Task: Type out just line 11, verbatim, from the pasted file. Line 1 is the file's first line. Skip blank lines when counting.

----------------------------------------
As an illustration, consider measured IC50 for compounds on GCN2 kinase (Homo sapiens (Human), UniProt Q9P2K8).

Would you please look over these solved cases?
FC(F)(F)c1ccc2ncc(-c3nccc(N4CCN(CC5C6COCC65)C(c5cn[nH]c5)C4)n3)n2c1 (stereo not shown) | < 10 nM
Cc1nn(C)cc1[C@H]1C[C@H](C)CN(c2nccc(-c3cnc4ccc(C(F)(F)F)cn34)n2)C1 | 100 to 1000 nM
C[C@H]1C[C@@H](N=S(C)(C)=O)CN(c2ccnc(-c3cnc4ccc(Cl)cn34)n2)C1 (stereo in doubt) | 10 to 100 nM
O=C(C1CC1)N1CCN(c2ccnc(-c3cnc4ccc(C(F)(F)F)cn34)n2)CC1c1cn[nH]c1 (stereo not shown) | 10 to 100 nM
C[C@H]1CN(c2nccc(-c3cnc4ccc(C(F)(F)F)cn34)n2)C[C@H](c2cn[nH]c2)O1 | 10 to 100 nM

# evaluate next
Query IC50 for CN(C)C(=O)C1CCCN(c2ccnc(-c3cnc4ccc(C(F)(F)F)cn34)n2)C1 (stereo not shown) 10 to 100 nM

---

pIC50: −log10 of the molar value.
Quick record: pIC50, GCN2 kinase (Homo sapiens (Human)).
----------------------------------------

pIC50: −log10 of the molar value.